As Tanar had an opportunity to look about him on this new level, he saw, and not without relief, that the ledge was much wider and that the mouths of several caves opened upon it. In places, and more especially in front of the cave entrances, the ledge widened to as much as six or eight feet, and here Tanar obtained his first view of any considerable number of Himeans.
“Is it not a wonderful village?” asked Balal, and without waiting for an answer, “Look!” and he pointed downward over the edge of the ledge.
Following the direction indicated by the youth, Tanar saw ledge after ledge scoring the face of a lofty cliff from summit to base, and upon every ledge there were men, women and children.
“Come,” said Balal, “I will take you to my father,” and forthwhile he led the way along the ledge.
As the first people they encountered saw Tanar they leaped to their feet, the men seizing their weapons. “I am taking him to my father, the chief,” said Balal. “Do not harm him,” and with sullen looks the warriors let them pass.
A log into which wooden pegs were driven served as an easy means of descent from one ledge to the next, and after descending for a considerable distance to about midway between the summit and the ground Balal halted at the entrance to a cave, before which sat a man, a woman and two children, a girl about Balal’s age and a boy much younger.
As had all the other villagers they had passed, these, too, leaped to their feet and seized weapons when they saw Tanar.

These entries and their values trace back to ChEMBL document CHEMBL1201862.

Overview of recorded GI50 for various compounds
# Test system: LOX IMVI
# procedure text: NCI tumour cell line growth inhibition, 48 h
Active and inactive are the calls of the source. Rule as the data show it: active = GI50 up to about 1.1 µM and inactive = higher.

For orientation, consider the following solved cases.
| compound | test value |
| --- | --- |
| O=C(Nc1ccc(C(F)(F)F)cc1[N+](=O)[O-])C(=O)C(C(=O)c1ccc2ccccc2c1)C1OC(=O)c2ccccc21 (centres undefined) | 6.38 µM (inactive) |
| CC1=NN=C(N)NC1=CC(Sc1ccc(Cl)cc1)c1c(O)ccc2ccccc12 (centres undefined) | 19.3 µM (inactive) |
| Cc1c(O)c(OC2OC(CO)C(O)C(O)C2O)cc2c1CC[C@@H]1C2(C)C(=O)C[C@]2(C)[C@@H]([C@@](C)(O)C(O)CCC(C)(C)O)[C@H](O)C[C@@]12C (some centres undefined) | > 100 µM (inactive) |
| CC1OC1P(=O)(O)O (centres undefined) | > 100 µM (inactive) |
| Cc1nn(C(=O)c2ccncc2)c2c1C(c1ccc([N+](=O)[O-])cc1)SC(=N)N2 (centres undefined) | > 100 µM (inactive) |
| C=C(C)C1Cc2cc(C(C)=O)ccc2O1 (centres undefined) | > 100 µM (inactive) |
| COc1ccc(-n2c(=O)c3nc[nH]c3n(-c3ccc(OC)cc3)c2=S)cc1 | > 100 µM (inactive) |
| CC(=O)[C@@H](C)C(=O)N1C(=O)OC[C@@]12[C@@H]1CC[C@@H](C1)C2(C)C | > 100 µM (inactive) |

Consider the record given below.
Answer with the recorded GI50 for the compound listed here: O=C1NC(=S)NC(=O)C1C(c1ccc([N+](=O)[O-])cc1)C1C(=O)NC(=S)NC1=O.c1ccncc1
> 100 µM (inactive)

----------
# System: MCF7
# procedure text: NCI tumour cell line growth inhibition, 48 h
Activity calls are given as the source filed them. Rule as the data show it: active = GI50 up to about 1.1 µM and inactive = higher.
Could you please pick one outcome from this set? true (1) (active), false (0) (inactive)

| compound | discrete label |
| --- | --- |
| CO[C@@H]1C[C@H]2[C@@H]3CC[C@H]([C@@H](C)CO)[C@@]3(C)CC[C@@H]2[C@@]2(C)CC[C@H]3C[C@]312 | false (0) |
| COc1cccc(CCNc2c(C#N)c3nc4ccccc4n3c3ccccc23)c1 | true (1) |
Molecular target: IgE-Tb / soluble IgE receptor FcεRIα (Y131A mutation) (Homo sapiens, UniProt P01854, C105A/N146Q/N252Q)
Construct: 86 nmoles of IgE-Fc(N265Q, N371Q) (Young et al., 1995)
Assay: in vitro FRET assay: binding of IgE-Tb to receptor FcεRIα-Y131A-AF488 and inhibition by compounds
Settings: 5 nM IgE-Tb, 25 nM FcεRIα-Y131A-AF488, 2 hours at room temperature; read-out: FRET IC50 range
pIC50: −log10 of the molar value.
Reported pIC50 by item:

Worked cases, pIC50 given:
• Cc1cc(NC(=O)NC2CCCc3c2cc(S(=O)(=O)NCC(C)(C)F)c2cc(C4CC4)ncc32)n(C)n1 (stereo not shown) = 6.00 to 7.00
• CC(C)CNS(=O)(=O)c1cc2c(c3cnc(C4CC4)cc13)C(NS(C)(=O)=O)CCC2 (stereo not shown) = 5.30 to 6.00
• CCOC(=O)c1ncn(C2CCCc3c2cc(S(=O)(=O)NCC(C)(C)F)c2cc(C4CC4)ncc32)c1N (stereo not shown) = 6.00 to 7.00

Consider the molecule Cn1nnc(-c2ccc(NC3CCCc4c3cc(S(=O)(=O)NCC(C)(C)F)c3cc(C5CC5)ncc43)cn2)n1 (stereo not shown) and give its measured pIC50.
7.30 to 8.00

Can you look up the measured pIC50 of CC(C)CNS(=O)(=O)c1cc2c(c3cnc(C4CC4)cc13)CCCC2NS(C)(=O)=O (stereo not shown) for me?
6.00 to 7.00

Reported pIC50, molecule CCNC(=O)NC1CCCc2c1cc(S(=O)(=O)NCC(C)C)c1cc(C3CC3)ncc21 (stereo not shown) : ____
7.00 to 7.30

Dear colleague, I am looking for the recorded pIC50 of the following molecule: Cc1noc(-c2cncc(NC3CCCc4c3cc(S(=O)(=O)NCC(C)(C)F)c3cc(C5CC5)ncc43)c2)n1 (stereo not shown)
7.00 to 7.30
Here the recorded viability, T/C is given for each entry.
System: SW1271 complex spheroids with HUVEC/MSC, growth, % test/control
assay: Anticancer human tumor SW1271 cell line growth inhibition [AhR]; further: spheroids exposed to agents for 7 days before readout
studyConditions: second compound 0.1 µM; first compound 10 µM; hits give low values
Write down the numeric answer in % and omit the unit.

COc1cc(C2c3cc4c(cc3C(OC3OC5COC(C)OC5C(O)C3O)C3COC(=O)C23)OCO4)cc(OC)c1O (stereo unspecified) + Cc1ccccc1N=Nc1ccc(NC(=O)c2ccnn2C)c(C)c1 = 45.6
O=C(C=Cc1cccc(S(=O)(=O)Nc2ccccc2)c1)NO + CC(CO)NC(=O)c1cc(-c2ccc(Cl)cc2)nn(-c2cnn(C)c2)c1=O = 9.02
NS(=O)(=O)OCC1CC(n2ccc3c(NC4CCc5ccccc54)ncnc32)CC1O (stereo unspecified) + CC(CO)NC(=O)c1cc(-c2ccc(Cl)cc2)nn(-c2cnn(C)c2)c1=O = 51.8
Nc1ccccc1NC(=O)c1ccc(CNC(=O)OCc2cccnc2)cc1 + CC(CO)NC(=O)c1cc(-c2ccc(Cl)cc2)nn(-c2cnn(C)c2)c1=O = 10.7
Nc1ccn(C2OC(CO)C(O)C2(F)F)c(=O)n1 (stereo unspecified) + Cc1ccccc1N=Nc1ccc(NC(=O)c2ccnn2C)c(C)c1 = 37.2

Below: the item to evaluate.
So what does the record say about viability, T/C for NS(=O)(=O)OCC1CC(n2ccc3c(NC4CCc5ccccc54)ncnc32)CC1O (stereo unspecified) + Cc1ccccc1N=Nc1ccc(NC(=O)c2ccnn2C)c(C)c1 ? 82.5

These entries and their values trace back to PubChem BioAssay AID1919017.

“Do not harm him,” repeated Balal. “I have brought him to you, Scurv, my father, because he saved my life when it was threatened simultaneously by a snake and a wolf and I promised him that you would receive him and treat him well.”
Scurv eyed Tanar suspiciously and there was no softening of the lines upon his sullen countenance even when he heard that the stranger had saved the life of his son. “Who are you and what are you doing in our country?” he demanded.
“I am looking for one named Jude,” replied Tanar.
“What do you know of Jude?” asked Scurv. “Is he your friend?”
There was something in the man’s tone that made it questionable as to the advisability of claiming Jude as a friend. “I know him,” he said. “We were prisoners together among the Coripies on the island of Amiocap.”
“You are an Amiocapian?” demanded Scurv.
“No,” replied Tanar, “I am a Sarian from a country on a far distant mainland.”
“Then what were you doing on Amiocap?” asked Scurv.
“I was captured by the Korsars and the ship in which they were taking me to their country was wrecked on Amiocap. All that I ask of you is that you give me food and show me where I can find Jude.”
“I do not know where you can find Jude,” said Scurv.
“His people and my people are always at war.”
“Do you not know where their country or village is?” demanded Tanar.
“Yes, of course I know where it is, but I do not know that Jude is there.”